Seven Tips to Lower Blood Pressure

Most of us over the age of forty have had some experience with high blood pressure. There are a variety of factors, and many show up as we hit middle age. Here are some tips:

Food/Drink: What you eat and drink has a direct relationship on pressure readings. Alcohol and caffeine can make it go up, so avoiding these beverages can reduce your risks. On the other hand, garlic and chocolate can help it go down. Most of the women I know really like that last part.

Stress: This is a big risk factor, but you can tame it. Breathing correctly is one method. You can also use deep breathing techniques like that taught to pregnant women. Visualization is another tip to keep stress from raising your blood pressure.

Weight: If you’re overweight, chances are good your numbers are high. While it’s a lot easier to write than do, losing even a few pounds can make a significant impact on your numbers. Something as simple as adding more water and less designer coffee may help in this area.

Exercise: This isn’t just for weight loss. Physical activity can loose endorphins, the hormones that cause “the runner’s high.” This helps reduce physical and mental stress, and lower your blood pressure.

Do note that it won’t happen right away, and definitely not during exercise. Blood pressure is likely to go up, as the heart has to work harder to keep up.

Supplements: Garlic is a good supplement to help in the fight against high blood pressure. Studies indicate that it can help lower your numbers. If you are on any medications or have any medical conditions, talk to your doctor before adding garlic or any other supplement to your regimen. That will help you avoid side effects and herb/drug interactions.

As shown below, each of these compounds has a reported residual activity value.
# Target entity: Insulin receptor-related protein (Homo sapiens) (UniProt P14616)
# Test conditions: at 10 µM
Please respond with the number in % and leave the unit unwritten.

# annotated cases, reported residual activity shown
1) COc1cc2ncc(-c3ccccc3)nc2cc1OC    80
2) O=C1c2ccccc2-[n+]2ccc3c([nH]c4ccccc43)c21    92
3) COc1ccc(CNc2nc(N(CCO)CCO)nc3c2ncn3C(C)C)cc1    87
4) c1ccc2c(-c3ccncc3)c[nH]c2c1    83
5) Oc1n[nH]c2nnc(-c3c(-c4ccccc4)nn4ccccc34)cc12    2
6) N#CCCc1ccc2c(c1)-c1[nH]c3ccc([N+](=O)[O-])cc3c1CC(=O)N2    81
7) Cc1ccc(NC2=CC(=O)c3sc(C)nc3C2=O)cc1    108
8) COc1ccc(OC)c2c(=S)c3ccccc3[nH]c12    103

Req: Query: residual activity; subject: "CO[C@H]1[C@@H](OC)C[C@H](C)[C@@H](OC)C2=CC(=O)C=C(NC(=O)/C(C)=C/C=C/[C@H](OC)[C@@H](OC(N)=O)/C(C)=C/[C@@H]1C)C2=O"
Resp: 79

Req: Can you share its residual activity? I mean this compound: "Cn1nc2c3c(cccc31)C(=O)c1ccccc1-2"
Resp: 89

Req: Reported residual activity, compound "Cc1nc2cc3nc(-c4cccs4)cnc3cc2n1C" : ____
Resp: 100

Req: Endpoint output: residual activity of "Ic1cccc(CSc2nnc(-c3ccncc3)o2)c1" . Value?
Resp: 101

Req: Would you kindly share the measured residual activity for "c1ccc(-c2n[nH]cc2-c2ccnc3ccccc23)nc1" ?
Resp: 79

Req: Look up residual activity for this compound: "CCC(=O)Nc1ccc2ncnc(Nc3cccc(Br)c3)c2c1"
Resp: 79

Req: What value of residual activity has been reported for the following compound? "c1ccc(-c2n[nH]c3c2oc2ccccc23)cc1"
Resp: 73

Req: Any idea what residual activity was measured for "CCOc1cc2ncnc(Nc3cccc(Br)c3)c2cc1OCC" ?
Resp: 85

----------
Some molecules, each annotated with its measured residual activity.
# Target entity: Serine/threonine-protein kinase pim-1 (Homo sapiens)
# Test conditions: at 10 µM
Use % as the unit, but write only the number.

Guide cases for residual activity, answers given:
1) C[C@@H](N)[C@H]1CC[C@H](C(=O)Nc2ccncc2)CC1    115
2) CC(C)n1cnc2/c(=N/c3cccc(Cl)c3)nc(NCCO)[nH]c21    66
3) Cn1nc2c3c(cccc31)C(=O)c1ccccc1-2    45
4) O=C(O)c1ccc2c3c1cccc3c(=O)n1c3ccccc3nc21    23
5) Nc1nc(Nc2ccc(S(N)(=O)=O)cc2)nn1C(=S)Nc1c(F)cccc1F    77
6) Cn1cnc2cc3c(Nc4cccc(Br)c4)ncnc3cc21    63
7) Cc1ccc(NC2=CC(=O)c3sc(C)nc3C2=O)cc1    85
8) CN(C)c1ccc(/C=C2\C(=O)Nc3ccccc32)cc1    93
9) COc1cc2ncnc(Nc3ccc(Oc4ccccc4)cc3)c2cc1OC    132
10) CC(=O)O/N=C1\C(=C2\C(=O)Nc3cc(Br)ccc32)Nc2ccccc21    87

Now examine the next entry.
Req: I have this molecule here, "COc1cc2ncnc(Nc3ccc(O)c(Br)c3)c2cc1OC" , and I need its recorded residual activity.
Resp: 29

Creativity: Cooking, sewing, artwork, woodwork, any form of creativity can help lower your numbers. Perhaps it is due to stress release, but the happiness that comes from successfully finishing a project is definitely part of it.

Watch the Medications: This is something that is usually caught at the pharmacy…but only if you use the same pharmacy for all your prescriptions. Some medications can cause blood pressure to go up. Others will do so if mixed. In order to prevent this from happening, make sure your pharmacist knows *everything* you take.

Also, read the information that comes with every prescription and most over the counter medications. Some of the simplest mixtures can create big problems.

You can be a partner in an effort to keep your blood pressure under control. With the help of your doctor, the dangerous events that high blood pressure can cause may not be a problem for you.

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